4 Life in the Silurian sea
As we've seen, the Cambrian explosion left the seas teeming with a huge variety of animals. In the following activity you will study some of the marine life at one particular time in the Palaeozoic Era - the middle part of the Silurian Period, 430 Ma ago. You'll look in detail at some fossils which come from a deposit in the UK called the Wenlock Limestone, famous for its many beautiful fossils. The Wenlock Limestone crops out mainly around Birmingham and the borders of Wales.
Figure 4 shows a trilobite from the Wenlock Limestone, called Calymene ('kal-iminny').
Trilobites were a major group of entirely marine arthropods that thrived in the seas of the Palaeozoic Era and eventually became extinct in the Permian Period. The arthopods are an immensely diverse phylum (see Section 1.3). Their external jointed skeleton (exoskeleton) forms a robust armour-plating for the body, though it is flexible at the joints to allow movement.
Being arthropods, how did trilobites get around the problem of ytheir growth being constrained by an external skeleton?
Trilobites, like other arthopods, grew by moulting, i.e. periodically casting off their rigid shell, and secreting a new, larger one (Section 1.3).
Trilobites are so named because they have three lobes running up and down their length - a central axis, and two lobes: one on either side. They are also divided cross-ways into a headshield, a trunk, and a tailpiece. Have a preliminiary look at the fossil in Figure 4 to see if you can identify these divisions. The trunk has a number of separate segments, and the tailpiece is made of a single plate. The more formal names for the three main divisions of the trilobite body, often used elsewhere, are as follows:
headshield = cephalon; trunk = thorax; tailpiece = pygidium.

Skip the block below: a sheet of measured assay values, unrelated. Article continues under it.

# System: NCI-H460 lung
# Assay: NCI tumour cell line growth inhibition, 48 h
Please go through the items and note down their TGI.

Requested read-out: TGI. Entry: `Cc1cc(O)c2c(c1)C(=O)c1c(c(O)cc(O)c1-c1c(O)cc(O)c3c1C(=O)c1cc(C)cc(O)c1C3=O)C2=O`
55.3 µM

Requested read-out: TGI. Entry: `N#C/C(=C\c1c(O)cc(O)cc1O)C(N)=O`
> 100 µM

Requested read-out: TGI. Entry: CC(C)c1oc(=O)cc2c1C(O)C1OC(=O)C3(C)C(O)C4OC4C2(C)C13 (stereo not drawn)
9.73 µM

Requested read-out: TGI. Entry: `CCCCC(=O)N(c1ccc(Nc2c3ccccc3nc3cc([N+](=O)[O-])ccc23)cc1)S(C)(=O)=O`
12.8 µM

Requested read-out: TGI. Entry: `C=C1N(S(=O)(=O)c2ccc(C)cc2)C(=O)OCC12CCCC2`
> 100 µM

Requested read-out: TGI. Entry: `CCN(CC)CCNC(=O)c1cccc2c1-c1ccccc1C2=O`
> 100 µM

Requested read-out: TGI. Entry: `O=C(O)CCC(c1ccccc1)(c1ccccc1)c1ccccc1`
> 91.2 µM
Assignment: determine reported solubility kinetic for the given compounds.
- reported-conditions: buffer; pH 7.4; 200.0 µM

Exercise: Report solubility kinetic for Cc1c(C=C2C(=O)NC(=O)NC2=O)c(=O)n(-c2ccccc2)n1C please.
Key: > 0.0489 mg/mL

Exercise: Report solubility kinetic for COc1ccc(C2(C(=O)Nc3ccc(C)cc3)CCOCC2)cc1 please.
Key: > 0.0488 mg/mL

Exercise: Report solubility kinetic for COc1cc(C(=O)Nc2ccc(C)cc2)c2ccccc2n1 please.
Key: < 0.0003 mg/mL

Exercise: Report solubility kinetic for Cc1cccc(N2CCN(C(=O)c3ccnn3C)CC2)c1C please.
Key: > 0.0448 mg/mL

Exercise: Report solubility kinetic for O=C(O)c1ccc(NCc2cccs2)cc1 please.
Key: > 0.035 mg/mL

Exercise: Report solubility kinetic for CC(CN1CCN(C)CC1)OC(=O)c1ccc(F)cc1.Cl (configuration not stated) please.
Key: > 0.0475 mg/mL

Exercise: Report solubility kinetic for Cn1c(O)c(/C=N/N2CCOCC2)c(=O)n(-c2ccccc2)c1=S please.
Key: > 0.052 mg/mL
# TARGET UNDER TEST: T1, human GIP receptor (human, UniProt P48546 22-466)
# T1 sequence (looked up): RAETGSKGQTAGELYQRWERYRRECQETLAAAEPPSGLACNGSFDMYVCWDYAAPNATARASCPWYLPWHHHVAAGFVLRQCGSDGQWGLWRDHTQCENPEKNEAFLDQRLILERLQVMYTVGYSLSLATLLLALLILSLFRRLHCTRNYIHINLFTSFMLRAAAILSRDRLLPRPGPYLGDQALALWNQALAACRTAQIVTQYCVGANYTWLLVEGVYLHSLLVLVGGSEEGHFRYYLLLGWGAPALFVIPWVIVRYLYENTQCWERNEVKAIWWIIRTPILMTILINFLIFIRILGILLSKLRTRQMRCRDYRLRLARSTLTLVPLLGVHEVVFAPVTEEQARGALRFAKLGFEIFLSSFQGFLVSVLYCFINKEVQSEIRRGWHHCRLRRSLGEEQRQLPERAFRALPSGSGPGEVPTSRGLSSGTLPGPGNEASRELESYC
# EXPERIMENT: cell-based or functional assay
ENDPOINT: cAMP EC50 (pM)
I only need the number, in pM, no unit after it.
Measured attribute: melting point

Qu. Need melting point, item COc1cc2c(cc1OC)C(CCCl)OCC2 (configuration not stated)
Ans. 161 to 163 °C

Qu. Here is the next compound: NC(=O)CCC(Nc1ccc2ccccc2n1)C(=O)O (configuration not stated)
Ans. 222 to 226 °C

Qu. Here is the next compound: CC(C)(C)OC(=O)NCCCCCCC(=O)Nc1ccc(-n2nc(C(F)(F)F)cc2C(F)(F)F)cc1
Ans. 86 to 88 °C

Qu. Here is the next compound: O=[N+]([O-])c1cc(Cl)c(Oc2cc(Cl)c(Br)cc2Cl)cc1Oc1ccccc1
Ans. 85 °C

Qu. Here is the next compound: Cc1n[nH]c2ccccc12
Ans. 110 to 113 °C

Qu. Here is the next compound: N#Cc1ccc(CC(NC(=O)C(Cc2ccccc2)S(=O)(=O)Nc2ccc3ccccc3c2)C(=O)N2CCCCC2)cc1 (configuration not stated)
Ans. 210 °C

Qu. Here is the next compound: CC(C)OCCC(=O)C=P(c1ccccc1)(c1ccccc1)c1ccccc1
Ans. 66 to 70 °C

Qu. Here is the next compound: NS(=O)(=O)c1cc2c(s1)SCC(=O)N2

Trilobites also had appendages such as antennae and legs, but these are extremely rarely found. An example where legs are preserved is shown on p. 63 of the Atlas.
What does the rarity of trilobite appendages suggest about their structure?
They were not so durable, being less mineralised than the components normally found (headshield, trunk and tailpiece), and soon decayed like other soft tissues.
Because trilobites cast off their shell during moulting, most trilobite fossils are actually shed shells, rather than carcasses (dead animals). The trilobite's hard outer shell needed places of weakness along which it could break apart during moulting, a bit like having weak areas between the pieces of a bar of chocolate. There were lines of weakness between the headshield and the front of the trunk; between any two trunk segments; and between the end of the trunk and the front of the tailpiece. Trilobites also had one or more lines of weakness within the headshield. Figure 4 shows these lines of weakness for Calymene; they allowed two side pieces to detach from the larger, central part of the headshield.
Many trilobites had eyes. In Calymene (Figure 4), they are at the cresent-shaped areas on the detachable side pieces either side of the central part of the headshield. The eyes were rather like the compound eyes of a modern fly (another arthropod) in having many lenses. Each trilobite lens was made of calcite, and its preservation potential was as good as the rest of the skeleton (also made mostly of calcite). Trilobites had the earliest recorded eyes in the animal world.
The presence of well-developed eyes suggests that wherever the trilobites were living there was enough light to see by, and, as light fades with depth, the water is unlikely to have been very deep.
It is likely that Calymene spent more time scuttling around on the sea floor than swimming high up in the water. It probably rested on the sea floor, stretched out in the same way as in Figure 4. These trilobites probably ate small organisms and organic debris on or near the sea floor.
Some trilobites could roll up, tucking the tail snugly underneath the head. Figure 5 shows a specimen of Calymene that has rolled itself up into a ball, like a pill bug (a type of woodlouse, another arthropod) can do. The flat, outer edges of the trunk segments had to slide over each other to enable the trilobite to roll up.
Why might the ability to roll up be useful?
It would protect any soft parts underneath the hard external skeleton from attack by predators, damage during storms, etc.
By studying fossils one can observe various features of the morphology of an extinct organism, and infer aspects of its mode of life and environment. We can do this by comparing observed features with what is known of living relatives and similar fossils. In practice, when studying fossils one would also take other information into account, such as evidence from the sediment enclosing the fossil, and so on. The result is always an interpretation that reflects the balance of probabilities from the available information, rather than the certain truth.